Post Tagged with: "county staff"

Changing Focus on the County Budget Process

December 10, 2018 9:21 AM
Changing Focus on the County Budget Process

Horry County began its budget process for Fiscal Year 2020 with its fall planning retreat November 28th.

This was the beginning of what could prove to be a very interesting budget year.

Incoming council chairman Johnny Gardner pledged on the campaign trail, “Public Safety Priority One Day One” as his approach to the county budget process.

County staff heard a portion of that message. The early budget outline includes an additional approximately eight million dollars for public safety. That addition is based on what staff believes can be used from excess hospitality fee revenues after Ride I bonds are paid off early in 2019.

However, despite a county council resolution to use approximately $18 million from those revenues toward public safety, infrastructure and areas like recreation, staff has held firm to the $8 million it proposed last July.

Additionally, council directed staff to prepare an ordinance amending current county code pertaining to the funds received from what is known as the 1.5% portion of hospitality fee revenue that currently goes to pay off the Ride I bonds. Currently all of that revenue is deposited in a special road fund per county code.

To date, staff has not presented an ordinance amendment to change that designation to include public safety, infrastructure, recreation and the like.

This avoidance of acting on a resolution designating the will of council can only be attributed to at least certain members of county senior staff continuing to desire that all of the Ride I 1.5% money go to I-73, which was initially proposed to council.

Therein lies the basic contradiction in the county budget process – council directs, but staff does what it wants to.

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Horry County Council’s Cowardly Road Decision

September 8, 2016 5:06 AM
Horry County Council’s Cowardly Road Decision

Horry County Council took the coward’s way out from making potentially controversial decisions when it passed third reading of a county road maintenance ordinance Tuesday night.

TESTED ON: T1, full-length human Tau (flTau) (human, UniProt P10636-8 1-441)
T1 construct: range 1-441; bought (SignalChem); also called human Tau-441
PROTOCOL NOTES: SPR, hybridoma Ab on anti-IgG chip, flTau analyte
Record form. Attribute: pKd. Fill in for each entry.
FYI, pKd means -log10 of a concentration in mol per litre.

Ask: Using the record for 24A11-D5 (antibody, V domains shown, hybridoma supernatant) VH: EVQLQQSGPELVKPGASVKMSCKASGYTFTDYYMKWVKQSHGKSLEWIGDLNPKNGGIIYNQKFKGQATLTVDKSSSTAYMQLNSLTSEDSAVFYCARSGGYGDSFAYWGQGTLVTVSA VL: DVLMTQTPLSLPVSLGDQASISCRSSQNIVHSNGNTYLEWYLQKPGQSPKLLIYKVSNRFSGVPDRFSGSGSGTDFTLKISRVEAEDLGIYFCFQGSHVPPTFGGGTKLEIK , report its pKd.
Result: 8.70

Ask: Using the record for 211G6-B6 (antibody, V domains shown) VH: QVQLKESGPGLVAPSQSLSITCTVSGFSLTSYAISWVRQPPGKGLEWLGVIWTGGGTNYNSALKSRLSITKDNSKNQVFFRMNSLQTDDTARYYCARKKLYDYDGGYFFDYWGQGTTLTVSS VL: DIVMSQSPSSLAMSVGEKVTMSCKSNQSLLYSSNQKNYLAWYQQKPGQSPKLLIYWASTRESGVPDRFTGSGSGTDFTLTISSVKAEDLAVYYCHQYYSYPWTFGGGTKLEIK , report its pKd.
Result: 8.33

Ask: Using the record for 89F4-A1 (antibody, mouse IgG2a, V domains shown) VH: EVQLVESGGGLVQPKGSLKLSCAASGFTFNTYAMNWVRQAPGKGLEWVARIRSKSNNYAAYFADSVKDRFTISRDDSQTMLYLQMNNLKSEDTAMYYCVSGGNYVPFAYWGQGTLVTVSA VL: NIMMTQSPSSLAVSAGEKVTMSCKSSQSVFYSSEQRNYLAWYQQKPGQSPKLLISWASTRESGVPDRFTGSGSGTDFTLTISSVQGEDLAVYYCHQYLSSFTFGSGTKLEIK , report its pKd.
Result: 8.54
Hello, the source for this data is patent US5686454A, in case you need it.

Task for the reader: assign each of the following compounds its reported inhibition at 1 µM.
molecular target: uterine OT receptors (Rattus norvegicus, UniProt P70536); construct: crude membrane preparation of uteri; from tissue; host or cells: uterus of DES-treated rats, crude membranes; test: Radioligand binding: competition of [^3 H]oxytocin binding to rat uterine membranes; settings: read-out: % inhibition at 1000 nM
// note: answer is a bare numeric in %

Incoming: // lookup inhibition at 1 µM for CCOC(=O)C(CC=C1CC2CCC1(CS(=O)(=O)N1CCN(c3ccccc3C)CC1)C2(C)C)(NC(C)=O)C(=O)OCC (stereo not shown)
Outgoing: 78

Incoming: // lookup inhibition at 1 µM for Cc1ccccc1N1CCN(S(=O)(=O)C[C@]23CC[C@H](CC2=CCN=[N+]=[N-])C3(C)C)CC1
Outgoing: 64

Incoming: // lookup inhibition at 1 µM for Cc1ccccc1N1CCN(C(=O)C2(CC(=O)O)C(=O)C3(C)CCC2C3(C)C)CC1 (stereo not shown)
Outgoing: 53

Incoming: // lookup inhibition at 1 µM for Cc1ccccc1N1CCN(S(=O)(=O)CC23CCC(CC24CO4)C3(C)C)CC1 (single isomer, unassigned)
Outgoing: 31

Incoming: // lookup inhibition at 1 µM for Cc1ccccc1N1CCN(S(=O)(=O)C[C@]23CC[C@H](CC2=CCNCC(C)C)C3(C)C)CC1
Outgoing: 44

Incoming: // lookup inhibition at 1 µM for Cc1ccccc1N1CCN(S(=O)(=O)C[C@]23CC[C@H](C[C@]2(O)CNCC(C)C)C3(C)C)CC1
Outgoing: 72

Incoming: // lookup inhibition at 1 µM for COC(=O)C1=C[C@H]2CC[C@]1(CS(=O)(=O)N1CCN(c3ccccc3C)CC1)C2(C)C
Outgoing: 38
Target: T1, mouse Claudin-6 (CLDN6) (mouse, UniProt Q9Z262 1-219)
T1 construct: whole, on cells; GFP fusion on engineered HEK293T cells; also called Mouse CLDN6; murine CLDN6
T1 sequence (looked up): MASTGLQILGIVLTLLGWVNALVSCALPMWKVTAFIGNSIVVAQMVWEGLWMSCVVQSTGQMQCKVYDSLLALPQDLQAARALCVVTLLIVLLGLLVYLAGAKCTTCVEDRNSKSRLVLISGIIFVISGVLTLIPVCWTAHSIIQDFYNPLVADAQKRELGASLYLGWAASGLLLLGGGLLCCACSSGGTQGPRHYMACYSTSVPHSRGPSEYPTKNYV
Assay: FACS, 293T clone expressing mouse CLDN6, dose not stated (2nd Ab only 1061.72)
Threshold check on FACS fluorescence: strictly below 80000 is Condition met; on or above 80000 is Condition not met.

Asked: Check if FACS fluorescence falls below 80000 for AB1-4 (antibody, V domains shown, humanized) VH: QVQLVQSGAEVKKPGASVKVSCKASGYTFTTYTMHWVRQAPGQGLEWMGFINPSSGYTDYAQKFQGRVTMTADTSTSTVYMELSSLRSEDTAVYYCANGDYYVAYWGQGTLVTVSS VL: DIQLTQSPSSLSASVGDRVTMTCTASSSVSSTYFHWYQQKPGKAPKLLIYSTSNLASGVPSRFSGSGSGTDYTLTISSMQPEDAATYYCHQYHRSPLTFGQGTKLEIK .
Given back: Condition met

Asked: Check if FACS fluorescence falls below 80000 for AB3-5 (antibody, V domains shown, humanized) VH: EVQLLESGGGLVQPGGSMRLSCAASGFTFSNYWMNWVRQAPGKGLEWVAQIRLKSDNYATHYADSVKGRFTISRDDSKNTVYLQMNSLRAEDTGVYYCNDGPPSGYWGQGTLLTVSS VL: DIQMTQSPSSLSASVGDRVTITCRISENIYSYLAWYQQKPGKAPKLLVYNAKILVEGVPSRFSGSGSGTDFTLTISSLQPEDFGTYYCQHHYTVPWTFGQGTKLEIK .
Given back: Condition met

In passing the ordinance, council shifted the decision making process to county staff on which roads currently maintained by the county should be removed from further maintenance with county tax dollars.

The excuse is the county is maintaining some roads that are actually driveways or serve no public benefit.

There’s no question taxpayer dollars should not be spent on private driveways or other roads that do not generally benefit county taxpayers.

But what exactly is a public benefit?

In the past, county council allowed private gates to restrict access to public roads in the Myrtle Trace sub-division. Those roads were paved and maintained by the county but restricted to use by sub-division residents only.

When that issue was exposed in the media, Horry County Attorney John Weaver attempted to justify that it was perfectly legal to restrict access on public roads.

Ultimately, Myrtle Trace residents agreed to remove the roads from the county system and maintain them privately. But, that decision only came after the roads were repaved with county tax dollars one more time.

Council member Al Allen was correct in his criticism of county council being taken out of the decision to remove roads from county maintenance.

It takes a majority vote of county council to accept roads into the county road maintenance system. Why should it take a decision of only a few members of staff to remove roads from that same system?

Allen said the idea behind county staff making the determination of which roads to remove from the county road maintenance system was to take the politics out of the decision.

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